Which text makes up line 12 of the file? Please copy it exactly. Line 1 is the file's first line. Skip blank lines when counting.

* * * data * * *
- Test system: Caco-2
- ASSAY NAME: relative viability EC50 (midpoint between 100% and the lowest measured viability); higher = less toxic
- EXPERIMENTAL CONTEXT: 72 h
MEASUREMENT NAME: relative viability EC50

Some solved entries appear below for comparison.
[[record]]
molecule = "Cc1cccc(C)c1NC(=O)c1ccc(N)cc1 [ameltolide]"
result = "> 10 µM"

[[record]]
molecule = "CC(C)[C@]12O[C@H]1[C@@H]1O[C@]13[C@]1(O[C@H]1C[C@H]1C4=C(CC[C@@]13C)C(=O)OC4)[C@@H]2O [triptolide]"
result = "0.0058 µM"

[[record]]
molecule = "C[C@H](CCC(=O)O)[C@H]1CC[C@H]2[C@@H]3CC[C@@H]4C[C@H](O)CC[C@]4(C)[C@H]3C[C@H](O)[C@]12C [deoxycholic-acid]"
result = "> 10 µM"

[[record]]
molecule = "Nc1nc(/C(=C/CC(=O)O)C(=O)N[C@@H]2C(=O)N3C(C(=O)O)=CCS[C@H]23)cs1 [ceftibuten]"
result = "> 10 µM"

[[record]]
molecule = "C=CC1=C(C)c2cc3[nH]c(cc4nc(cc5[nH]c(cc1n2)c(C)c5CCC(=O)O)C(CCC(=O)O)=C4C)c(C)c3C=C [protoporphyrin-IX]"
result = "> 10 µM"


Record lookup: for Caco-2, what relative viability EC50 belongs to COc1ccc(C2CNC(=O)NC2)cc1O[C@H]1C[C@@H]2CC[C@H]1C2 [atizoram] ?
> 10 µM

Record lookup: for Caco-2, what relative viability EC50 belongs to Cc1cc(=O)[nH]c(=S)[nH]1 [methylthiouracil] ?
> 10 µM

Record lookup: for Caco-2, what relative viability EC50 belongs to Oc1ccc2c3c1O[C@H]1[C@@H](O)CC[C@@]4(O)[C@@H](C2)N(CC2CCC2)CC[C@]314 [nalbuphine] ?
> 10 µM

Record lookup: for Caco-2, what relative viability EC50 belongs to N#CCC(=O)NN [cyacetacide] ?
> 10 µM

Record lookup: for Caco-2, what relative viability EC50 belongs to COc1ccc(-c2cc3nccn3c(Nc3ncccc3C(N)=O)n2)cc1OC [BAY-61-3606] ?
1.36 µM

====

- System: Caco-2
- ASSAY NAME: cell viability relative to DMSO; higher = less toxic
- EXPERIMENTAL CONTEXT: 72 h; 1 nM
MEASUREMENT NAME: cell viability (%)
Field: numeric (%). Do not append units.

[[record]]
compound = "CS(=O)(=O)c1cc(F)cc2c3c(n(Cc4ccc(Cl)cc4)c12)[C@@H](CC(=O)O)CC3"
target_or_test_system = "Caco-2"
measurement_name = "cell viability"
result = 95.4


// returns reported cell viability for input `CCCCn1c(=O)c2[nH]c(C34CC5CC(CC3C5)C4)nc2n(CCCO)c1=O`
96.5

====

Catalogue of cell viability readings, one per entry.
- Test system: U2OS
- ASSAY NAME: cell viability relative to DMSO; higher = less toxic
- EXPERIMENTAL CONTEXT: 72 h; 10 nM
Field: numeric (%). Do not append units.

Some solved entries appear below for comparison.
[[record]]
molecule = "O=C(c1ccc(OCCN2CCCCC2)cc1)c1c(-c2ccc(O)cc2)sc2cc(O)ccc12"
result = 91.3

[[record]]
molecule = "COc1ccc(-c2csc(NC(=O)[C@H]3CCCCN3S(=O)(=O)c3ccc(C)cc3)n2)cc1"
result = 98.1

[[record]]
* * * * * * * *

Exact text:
[[record]]